The use of credit card processing software is not just limited to brick-and-mortar stores, but can be applicable to a variety of different payment situations. In Washington D.C., a campaign regarding the required implementation of card-reading systems in area taxis has undergone some modifications with the arrival of a new proposal calling for changes to existing plans. It is hoped that this will lead to more flexibility as operators determine the system that works best for them, while dealing with flat starting rates and surcharges that apply to all.
This proposal has the endorsement of the D.C. Taxicab Commission and if it is approved in an upcoming April hearing might be put into action as early as the end of May.
Mandatory card readers has been an ongoing issue for the city's cabs, with action having been delayed multiple times now. Even if the approval is given this Spring, taxis will have until the end of August to meet the decided-upon standards.
Much of the fine-tuning in these new regulations involves the charges designed to balance out the expense of putting card readers in every cab. The commission has floated different ideas around this in the past, and is now favoring such features as a blanket fee of $1 added to any fare that includes more than a single passenger. Starting fees will also be slightly higher than previously discussed.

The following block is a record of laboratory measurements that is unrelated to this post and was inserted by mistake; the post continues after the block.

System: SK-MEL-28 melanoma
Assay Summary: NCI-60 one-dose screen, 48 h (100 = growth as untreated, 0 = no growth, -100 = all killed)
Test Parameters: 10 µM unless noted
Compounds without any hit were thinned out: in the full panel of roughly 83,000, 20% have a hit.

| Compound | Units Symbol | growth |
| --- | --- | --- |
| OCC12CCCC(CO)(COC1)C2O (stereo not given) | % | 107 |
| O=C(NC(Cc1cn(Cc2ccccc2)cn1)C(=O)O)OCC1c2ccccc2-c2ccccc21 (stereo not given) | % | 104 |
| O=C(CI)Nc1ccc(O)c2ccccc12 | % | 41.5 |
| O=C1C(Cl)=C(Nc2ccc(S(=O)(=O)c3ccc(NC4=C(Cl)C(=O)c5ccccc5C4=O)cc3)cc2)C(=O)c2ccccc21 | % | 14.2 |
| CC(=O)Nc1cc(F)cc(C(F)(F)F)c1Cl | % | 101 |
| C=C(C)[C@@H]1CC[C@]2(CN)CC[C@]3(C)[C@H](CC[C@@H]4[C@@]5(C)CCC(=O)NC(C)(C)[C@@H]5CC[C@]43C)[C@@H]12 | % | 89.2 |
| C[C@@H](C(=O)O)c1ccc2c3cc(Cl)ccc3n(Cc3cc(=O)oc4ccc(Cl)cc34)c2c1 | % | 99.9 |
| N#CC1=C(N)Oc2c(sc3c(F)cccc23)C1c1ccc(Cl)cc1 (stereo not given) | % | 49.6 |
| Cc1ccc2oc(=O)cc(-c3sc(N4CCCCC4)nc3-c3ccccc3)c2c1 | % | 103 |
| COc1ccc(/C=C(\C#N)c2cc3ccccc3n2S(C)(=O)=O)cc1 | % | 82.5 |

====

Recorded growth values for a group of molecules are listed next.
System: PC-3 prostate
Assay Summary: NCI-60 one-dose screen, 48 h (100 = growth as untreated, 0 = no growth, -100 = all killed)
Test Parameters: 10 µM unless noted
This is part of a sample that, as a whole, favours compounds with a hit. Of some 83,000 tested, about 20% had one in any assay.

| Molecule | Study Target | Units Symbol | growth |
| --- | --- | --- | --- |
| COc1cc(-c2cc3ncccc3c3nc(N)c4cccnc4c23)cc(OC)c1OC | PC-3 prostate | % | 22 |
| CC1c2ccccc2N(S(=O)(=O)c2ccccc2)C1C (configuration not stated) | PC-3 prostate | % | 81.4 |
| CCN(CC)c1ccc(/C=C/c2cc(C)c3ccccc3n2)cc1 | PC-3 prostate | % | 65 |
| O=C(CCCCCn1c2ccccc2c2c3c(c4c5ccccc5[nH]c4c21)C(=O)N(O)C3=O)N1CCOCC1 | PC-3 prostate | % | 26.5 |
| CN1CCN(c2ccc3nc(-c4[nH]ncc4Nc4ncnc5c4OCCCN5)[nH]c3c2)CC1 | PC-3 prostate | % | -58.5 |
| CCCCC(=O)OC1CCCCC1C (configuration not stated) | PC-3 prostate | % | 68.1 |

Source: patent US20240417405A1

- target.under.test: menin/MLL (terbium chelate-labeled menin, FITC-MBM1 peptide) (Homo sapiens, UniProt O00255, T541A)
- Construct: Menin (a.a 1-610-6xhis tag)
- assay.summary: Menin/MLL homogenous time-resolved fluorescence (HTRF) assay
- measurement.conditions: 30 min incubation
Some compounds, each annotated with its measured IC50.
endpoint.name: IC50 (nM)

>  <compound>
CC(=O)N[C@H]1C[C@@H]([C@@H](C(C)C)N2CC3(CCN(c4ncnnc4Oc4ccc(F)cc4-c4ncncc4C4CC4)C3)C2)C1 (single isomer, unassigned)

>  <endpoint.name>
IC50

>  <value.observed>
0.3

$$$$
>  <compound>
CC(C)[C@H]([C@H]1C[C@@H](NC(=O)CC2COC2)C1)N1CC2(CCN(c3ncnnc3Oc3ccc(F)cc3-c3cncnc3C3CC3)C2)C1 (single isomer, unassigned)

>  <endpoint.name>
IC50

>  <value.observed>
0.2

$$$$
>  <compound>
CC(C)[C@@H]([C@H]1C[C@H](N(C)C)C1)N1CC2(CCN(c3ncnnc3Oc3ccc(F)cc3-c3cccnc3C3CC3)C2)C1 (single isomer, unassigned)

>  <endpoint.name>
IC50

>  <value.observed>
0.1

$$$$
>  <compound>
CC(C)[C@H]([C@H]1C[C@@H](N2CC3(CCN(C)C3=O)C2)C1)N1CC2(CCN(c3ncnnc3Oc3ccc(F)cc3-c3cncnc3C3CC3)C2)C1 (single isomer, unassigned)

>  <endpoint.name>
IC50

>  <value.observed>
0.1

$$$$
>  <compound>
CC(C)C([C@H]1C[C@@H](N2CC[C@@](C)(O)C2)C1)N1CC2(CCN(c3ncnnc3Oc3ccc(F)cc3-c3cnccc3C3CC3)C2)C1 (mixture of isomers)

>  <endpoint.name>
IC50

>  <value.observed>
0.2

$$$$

By allowing cab companies to choose the type of credit processing software that's best for them, the commission has given some freedom to providers and opened up the conversation. There are many things to consider when taking on new payment equipment, especially when efforts are being made to work towards a broad set of usable standards, and companies that take care when choosing their own systems are more likely to see both higher efficiency and better customer response.